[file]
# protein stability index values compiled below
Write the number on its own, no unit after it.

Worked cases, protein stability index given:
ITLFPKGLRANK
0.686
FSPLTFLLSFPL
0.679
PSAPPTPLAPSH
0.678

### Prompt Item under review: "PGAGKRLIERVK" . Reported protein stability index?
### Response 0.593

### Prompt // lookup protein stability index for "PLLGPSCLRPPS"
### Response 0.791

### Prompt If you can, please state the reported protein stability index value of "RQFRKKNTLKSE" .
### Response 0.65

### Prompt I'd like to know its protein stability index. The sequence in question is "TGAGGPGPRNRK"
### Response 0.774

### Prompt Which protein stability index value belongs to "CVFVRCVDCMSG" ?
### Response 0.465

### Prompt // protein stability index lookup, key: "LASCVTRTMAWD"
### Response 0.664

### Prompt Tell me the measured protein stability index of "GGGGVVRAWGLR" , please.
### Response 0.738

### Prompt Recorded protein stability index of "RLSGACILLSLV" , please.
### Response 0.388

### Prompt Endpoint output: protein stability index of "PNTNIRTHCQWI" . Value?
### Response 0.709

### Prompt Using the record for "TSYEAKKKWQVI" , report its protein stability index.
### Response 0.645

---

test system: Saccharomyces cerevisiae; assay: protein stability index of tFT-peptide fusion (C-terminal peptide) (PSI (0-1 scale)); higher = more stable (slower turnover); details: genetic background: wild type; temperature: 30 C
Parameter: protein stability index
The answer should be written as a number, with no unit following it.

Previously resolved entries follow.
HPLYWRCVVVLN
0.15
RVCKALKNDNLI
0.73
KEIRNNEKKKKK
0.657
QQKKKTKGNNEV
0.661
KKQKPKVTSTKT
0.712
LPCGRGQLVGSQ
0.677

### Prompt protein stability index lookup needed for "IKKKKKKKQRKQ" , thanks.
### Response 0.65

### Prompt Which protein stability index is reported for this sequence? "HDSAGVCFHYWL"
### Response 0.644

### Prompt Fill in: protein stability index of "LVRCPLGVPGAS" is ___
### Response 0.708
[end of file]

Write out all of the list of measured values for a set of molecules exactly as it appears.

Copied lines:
# protein stability index values compiled below
Write the number on its own, no unit after it.

Worked cases, protein stability index given:
ITLFPKGLRANK
0.686
FSPLTFLLSFPL
0.679
PSAPPTPLAPSH
0.678

### Prompt Item under review: "PGAGKRLIERVK" . Reported protein stability index?
### Response 0.593

### Prompt // lookup protein stability index for "PLLGPSCLRPPS"
### Response 0.791

### Prompt If you can, please state the reported protein stability index value of "RQFRKKNTLKSE" .
### Response 0.65

### Prompt I'd like to know its protein stability index. The sequence in question is "TGAGGPGPRNRK"
### Response 0.774

### Prompt Which protein stability index value belongs to "CVFVRCVDCMSG" ?
### Response 0.465

### Prompt // protein stability index lookup, key: "LASCVTRTMAWD"
### Response 0.664

### Prompt Tell me the measured protein stability index of "GGGGVVRAWGLR" , please.
### Response 0.738

### Prompt Recorded protein stability index of "RLSGACILLSLV" , please.
### Response 0.388

### Prompt Endpoint output: protein stability index of "PNTNIRTHCQWI" . Value?
### Response 0.709

### Prompt Using the record for "TSYEAKKKWQVI" , report its protein stability index.
### Response 0.645

---

test system: Saccharomyces cerevisiae; assay: protein stability index of tFT-peptide fusion (C-terminal peptide) (PSI (0-1 scale)); higher = more stable (slower turnover); details: genetic background: wild type; temperature: 30 C
Parameter: protein stability index
The answer should be written as a number, with no unit following it.

Previously resolved entries follow.
HPLYWRCVVVLN
0.15
RVCKALKNDNLI
0.73
KEIRNNEKKKKK
0.657
QQKKKTKGNNEV
0.661
KKQKPKVTSTKT
0.712
LPCGRGQLVGSQ
0.677

### Prompt protein stability index lookup needed for "IKKKKKKKQRKQ" , thanks.
### Response 0.65

### Prompt Which protein stability index is reported for this sequence? "HDSAGVCFHYWL"
### Response 0.644

### Prompt Fill in: protein stability index of "LVRCPLGVPGAS" is ___
### Response 0.708